Texas Preps For 40th Execution

Guest star Winona Ryder, left, acts with Jennifer Aniston in a scene in "Friends" in a 2001 episode called "The One With Rachel's Big Kiss." NBC

With nearly a dozen convictions and in and out of prisons for more than 40 years, convicted murderer Claude Howard Jones appeared likely to achieve the notoriety of being the last Texas inmate put to death in a record year for executions in the state.

Jones, 60, condemned for the 1989 shooting death of a liquor store owner near Point Blank, was scheduled Thursday evening to be the 40th Texas death row inmate to receive lethal injection this year and the third in as many nights.

The total for 2000 would top the previous 1997 Texas record by three and add to the state's distinction this year as the most active state for capital punishment in American history, according to figures kept by Michael Radelet, chairman of sociology at the University of Florida.

Jones, whose appeals were rejected in October by the U.S. Supreme Court, made no clemency request to Gov. George W. Bush, who had authority to grant him a one-time 30-day reprieve. Only once in his nearly six years in office has Bush used the power to stop an execution and that inmate eventually was put to death.

The Other Bush State
Florida is scheduled to execute a two-time killer Thursday evening, then execute another man Friday night. Edward Castro is scheduled to die Thursday for the choking and stabbing death of a man in Ocala. Lawyers for Robert Glock II are fighting his scheduled execution the next night. It's for a 1983 murder of a Bradenton woman.

Source: Associated Press
Jones would be the 239th inmate executed since Texas resumed carrying out capital punishment in 1982 and the 152nd during Bush's tenure as governor.

On Tuesday, Garry Dean Miller was executed for killing a 7-year-old West Texas girl. On Wednesday, Daniel Joe Hittle, using his final statement to invoke the name of a Sikh religious leader, Sant Ajaib Singh Ji Maharaj, then received lethal injection for killing a Garland police officer.

Jones was convicted of the Nov. 14, 1989 fatal shooting Allen Hilzendager, 37, at a rural liquor store about 70 miles north of Houston and not far from the prison that now houses death row inmates.

Witnesses and evidence showed Jones walked into the store, asked for a bottle of whiskey and shot Hilzendager while the store owner's back was turned, then shot the man two more times, including once while the victim's hands were raised. Then he grabbed 900 from a cash register, unknowingly missing some $7,000 in cash bags nearby, and jumped into a pickup truck to join two companions.

"He did not need to kill," Scott Rosekrans, the district attorney in San Jacinto County, said this week. "It was really kind of senseless."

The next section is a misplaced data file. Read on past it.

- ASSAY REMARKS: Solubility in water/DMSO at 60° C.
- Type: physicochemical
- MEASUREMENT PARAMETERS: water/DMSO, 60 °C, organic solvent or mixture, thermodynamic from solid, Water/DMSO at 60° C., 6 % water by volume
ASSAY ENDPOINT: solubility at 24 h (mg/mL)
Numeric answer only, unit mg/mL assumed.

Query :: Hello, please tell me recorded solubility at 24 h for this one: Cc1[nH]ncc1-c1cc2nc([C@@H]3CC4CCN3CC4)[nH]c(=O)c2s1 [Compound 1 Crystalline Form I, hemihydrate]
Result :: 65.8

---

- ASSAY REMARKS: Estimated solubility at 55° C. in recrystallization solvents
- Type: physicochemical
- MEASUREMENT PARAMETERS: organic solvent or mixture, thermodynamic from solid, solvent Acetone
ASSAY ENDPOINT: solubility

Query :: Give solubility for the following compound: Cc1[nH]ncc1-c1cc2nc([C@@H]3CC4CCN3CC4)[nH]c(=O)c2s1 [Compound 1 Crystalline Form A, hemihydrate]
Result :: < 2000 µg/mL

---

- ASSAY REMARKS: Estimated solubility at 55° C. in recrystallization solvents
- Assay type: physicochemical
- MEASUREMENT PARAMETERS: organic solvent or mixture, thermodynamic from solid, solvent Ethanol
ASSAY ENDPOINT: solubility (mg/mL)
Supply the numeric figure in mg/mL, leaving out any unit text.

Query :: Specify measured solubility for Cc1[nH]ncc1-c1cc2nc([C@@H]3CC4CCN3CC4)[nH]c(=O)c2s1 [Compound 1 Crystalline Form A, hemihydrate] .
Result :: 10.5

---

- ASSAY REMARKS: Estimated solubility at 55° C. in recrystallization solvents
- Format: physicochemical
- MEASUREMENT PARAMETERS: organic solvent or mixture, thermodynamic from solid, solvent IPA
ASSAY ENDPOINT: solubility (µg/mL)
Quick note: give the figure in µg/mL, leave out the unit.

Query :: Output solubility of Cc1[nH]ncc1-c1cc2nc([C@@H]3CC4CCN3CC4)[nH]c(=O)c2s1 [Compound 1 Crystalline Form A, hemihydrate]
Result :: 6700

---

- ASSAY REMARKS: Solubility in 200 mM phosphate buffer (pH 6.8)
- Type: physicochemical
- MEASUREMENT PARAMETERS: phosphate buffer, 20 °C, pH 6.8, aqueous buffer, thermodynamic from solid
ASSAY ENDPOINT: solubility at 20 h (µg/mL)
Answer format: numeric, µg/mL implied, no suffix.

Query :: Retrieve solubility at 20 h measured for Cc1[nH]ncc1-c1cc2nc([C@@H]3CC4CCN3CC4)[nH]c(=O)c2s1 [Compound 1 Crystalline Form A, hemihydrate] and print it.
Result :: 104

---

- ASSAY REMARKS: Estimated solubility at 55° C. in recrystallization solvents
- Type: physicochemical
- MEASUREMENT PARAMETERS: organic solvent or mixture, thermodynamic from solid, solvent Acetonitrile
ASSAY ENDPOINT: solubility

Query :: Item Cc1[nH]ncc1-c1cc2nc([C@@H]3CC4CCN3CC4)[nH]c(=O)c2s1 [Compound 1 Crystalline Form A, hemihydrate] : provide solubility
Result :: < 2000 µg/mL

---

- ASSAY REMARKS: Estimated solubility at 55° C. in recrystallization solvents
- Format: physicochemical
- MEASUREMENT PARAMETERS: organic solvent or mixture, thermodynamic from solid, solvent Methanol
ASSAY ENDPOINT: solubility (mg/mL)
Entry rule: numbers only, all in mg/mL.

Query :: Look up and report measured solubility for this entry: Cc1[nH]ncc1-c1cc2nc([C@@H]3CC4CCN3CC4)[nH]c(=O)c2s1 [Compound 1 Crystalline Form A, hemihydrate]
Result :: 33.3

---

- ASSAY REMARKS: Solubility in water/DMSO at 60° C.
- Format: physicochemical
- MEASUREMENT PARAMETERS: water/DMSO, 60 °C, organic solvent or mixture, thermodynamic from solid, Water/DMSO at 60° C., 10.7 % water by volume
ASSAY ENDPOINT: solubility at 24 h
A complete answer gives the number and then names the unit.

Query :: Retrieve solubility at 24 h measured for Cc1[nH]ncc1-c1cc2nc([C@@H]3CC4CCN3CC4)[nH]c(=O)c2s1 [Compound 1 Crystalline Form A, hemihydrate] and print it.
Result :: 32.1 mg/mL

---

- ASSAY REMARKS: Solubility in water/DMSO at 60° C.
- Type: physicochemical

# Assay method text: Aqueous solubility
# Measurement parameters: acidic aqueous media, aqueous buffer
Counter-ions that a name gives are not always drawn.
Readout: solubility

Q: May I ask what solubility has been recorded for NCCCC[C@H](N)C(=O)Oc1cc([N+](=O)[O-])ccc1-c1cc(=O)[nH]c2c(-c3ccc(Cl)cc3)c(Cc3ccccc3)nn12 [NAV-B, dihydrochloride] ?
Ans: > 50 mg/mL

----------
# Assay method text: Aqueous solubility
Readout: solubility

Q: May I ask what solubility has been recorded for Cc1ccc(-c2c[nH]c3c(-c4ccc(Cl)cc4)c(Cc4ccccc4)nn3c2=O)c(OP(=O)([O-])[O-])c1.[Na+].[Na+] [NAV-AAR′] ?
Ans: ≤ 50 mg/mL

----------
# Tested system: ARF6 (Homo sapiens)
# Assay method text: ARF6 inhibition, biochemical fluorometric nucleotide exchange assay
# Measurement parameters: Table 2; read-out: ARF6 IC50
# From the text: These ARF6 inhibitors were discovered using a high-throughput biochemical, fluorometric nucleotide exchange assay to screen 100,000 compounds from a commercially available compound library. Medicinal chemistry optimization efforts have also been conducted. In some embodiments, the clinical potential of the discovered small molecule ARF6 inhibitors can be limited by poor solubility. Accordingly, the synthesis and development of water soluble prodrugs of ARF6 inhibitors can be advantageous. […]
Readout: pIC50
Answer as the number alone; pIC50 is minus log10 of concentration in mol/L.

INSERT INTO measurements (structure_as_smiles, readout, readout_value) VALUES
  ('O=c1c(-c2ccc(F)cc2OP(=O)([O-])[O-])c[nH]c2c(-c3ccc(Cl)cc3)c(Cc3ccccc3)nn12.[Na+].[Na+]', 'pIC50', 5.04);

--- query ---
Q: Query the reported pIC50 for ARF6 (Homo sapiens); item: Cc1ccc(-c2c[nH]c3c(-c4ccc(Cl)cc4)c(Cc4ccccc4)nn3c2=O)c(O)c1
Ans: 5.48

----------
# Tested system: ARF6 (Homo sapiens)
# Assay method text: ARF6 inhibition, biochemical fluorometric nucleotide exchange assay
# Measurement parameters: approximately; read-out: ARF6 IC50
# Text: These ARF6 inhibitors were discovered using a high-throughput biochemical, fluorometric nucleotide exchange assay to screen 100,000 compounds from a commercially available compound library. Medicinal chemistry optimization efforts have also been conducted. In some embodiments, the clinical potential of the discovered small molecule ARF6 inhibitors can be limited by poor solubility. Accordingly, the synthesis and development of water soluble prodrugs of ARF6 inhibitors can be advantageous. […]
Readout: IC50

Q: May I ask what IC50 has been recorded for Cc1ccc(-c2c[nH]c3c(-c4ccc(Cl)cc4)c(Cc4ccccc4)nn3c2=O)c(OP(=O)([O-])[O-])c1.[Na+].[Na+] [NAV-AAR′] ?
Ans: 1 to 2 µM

Three days later, Jones held up a suburban Houston bank, getting more than $14,000 while his partners again waited outside. They used the loot for a weekend trip to Las Vegas. Nearly three weeks after that, Jones was arrested in Fort Myers, Fla., and charged with robbery and bank robbery there.

"Jones was a pretty cold individual," Bill Burnett, one of the prosecutors in the capital murder case, recalled this week. "He showed little or no remorse and showed little reaction to what happened in court."

A single strand of Jones' hair was found at the murder scene and one of Jones' partners made a plea agreement to testify against him. Another accomplice led authorities to the Trinity River where the murder weapon was recovered. One accomplice, Kerry Dixon Jr., received a 60-year prison term. The other, Timothy Jordan, got 10 years.

"It's my personal belief that if (Jones) ever was paroled, there's a likelihood he would kill again and try to fine tune his robberies so as not to leave any witnesses," Burnett, now a professor of criminal justice at Angelina College, said.

Jones, a Harris County native who refused to speak with reporters in the weeks leading up to his execution, first was convicted of robbery and imprisoned in 1959. Among his other multiple prison sentences was time in Kansas for robbery, murder and assault. While locked up there, he was convicted of killing a fellow inmate by throwing gasoline on him and setting him on fire. By 1984, however, he was out on parole despite a life term, records show.

"One of our arguments was ... he had demonstrated his dangerousness even in the prison environment," Burnett said.

"You don't ever want to see anybody die," he added. "But for a prosecutor that's the burden. If you don't do your job really, really well, there's a possibility somebody may die. And if you do your job really, really well, as a prosecutor in a capital murder case, you're sure somebody will die."


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